General Bernard Schriever: America's Missile Man

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General Bernard A. Schriever, dubbed “America’s Missile Man” by Time magazine in 1957, would pave the way for America’s dominance in space and further United States Air Power in the 1960’s with his achievement of building and sustaining an intercontinental ballistic missile force. General Schriever was born September 14th 1910 in Bremen, Germany. In 1917 Schriever, along with his mother and brother, escaped the First World War and emigrated to New York to join Schriever’s father who had worked as an engineering officer on an interned German ship line (93). According to the class text, “in 1923 Schriever became a naturalized United States citizen” (94). In 1931 Schriever began his military career eventually being promoted to Colonel, in the early 1940’s he was made Chief, Scientific Liaison Section, Deputy Chief of Staff, Materiel where he lead the Scientific Advisory Board originally formed by Hap Arnold in 1944. According to the class text “Schriever’s engineering and…show more content…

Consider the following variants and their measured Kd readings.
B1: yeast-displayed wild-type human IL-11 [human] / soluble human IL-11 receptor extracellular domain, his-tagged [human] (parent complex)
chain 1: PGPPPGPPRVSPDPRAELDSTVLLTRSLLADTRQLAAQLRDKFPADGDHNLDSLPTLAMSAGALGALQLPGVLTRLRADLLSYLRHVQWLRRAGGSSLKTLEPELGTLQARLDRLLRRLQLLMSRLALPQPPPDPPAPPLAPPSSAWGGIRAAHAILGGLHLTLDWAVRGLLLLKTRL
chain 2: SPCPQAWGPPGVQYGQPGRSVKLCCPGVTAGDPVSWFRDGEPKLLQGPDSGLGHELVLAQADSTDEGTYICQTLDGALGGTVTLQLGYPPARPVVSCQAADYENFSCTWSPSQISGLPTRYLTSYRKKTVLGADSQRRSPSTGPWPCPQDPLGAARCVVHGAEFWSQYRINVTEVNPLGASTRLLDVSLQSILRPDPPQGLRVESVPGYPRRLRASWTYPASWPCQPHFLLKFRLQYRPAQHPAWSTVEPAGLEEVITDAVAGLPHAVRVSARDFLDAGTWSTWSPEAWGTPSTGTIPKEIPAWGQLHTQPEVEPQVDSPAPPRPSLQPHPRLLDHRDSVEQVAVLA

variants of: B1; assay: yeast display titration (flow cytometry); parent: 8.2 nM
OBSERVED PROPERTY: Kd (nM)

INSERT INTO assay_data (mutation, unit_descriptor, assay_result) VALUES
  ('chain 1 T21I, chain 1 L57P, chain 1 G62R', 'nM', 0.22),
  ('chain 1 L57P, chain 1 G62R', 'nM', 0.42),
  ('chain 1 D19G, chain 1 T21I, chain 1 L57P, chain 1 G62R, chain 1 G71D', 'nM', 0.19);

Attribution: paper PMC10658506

There were debates over which branch of the military should have control over the intercontinental ballistic missile programs. According to the text though this wasn’t an issue for long as “Washington granted the United States Air Force the charter to develop both the intercontinental ballistic missile and intermediate-range ballistic missile” (97). There was also an issue finding military leaders who saw the priority in a new weapons system. Though with Schriever’s team, government backing and a newly designed “lighter” nuclear warhead these issues would be laid to rest. The nuclear warhead would weigh 1,500 pounds at most solving the issue of the intercontinental ballistic missile being too heavy to travel and accurately hit its target. In 1959 Americas first intercontinental ballistic missile, the SM-65 Atlas, was deployed and the program was considered a

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